In an exclusive meeting with The Michigan Daily Monday afternoon, University President Mark Schlissel discussed the search for a new athletic director and elaborated on his stance regarding the divestment from certain industries such as coal and oil.

Athletic director search

“We’re in a situation where we’re not doing this in the setting of a crisis,” Schlissel said Monday, referring to the search for a new athletic director. University officials confirmed the search a week ago.

Schlissel will serve as the chair on a committee to select the new athletic director, employing the help of interim Athletic Director Jim Hackett, Special Counsel Liz Barry, softball coach Carol Hutchins, women’s soccer player Corinne Harris, a LSA senior, Chief Financial Officer Kevin Hegarty, faculty athletic representatives English Prof. Anne Curzan and Stefan Humphries, who is a former Michigan and professional football player and the current medical director at a hospital in Reno, Nev.

Hackett will remain in office until the University finds a permanent replacement, which Schlissel said will be an asset during the search process.

“Interim Director Hackett continues to do a great job with the department,” Schlissel said. “He’s flexible enough to stay on as long as necessary to allow us to conduct a very thorough and broad search for the very best person who can do the job — and then to stay around to help the person we select come on board. So all that’s great, and that takes the monkey off my back in that I don’t have to do this in a three-week time frame. The longer we have to do this, the more thoughtful and better job we can do. A typical search takes months.”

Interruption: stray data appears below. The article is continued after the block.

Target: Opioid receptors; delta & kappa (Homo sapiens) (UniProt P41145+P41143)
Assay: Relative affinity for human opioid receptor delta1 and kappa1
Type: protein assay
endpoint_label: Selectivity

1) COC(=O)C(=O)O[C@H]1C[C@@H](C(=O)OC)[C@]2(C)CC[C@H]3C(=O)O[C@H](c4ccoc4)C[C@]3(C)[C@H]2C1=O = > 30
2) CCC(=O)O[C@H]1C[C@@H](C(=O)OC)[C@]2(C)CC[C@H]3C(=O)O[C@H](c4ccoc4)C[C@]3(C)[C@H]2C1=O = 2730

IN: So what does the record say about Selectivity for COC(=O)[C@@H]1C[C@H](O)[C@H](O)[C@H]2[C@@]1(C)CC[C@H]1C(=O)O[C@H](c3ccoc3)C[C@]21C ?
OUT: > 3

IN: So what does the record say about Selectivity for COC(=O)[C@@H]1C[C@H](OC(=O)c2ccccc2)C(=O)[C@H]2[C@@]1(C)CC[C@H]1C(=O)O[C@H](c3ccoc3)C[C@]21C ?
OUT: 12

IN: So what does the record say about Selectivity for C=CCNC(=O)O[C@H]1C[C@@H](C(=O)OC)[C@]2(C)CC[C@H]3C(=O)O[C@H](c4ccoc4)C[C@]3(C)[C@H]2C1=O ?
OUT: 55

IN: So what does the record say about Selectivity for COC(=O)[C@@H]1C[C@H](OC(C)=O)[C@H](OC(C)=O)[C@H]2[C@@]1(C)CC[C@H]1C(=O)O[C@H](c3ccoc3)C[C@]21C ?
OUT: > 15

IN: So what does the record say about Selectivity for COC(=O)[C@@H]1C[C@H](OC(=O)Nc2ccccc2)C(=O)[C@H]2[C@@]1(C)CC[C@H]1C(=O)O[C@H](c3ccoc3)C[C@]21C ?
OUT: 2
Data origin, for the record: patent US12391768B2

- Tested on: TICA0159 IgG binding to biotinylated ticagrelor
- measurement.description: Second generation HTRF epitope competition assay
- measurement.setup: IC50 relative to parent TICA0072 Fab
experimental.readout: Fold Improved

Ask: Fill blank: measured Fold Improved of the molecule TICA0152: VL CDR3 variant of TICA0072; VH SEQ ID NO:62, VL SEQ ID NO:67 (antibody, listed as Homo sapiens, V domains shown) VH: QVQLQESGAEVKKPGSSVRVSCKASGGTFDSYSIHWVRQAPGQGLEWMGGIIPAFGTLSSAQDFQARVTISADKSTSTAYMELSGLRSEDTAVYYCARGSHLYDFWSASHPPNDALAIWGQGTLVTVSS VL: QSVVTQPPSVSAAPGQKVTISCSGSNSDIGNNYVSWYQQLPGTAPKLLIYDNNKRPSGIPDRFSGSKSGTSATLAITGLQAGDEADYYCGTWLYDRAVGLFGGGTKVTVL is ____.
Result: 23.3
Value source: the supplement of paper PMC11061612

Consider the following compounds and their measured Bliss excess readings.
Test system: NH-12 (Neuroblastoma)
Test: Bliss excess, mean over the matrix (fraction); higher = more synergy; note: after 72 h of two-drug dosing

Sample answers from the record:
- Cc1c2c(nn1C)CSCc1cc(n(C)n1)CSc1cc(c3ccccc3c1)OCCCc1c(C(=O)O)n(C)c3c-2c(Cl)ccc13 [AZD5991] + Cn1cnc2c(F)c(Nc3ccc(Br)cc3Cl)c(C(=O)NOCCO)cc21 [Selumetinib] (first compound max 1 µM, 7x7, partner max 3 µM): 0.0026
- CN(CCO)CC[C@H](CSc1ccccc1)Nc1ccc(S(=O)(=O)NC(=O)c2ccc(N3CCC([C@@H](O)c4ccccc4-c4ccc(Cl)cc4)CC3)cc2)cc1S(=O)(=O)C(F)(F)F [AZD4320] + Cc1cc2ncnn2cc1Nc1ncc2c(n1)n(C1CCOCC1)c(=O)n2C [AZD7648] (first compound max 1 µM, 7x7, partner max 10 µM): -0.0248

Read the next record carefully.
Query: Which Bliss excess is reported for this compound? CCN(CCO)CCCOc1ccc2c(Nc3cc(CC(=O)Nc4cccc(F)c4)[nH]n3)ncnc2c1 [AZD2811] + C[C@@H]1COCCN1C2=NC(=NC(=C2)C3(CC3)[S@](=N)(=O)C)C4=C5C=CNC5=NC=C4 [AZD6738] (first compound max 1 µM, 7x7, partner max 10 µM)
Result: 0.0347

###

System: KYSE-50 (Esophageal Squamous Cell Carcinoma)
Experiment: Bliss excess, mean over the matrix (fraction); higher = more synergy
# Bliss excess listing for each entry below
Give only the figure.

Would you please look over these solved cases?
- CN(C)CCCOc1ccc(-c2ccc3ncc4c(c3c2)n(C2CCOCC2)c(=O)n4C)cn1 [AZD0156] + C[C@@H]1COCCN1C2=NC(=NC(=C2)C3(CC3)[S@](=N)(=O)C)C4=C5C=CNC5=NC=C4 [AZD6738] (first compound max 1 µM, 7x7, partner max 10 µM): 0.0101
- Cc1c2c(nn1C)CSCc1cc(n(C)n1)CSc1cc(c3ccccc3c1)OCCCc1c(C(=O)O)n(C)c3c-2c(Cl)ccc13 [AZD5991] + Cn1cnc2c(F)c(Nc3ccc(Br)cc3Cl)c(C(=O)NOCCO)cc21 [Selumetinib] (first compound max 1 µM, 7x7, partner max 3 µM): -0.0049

Schlissel noted that campus outreach and input will be a large factor of the search process. He said he intends to meet with a number of governing bodies — including Central Student Government, the Student-Athlete Advisory Committee and the Senate Advisory Committee on University Affairs, as well as individual coaches and members of the Athletic Department’s staff, to evaluate what University constituents want most out of the new director.

While gauging campus needs, Schlissel has also begun to independently develop a broad set of criteria. He is looking for “someone who gets the cultural aspects” — “a person of unquestioned integrity” who is capable of both upholding the University’s athletic excellence while also placing an emphasis on the “student” portion of “student-athlete.”

“I’m looking for an athletic director that sort of gets it, that understands that athletics is a part of the University,” he said. “It’s not separate from the University; it exists to help build the community here, and to represent us, and to keep our alumni attached to the University, to develop student spirit, to give folks who care about athletics an outlet to either participate or, more often, to watch and cheer.

“It has to be a person of unquestioned integrity,” he added. “You know, winning is important, but it sure isn’t more important than operating at a highest level of value system — and do things really both by the rules, but even do things the ‘Michigan Way’ of really a high level, high standards.”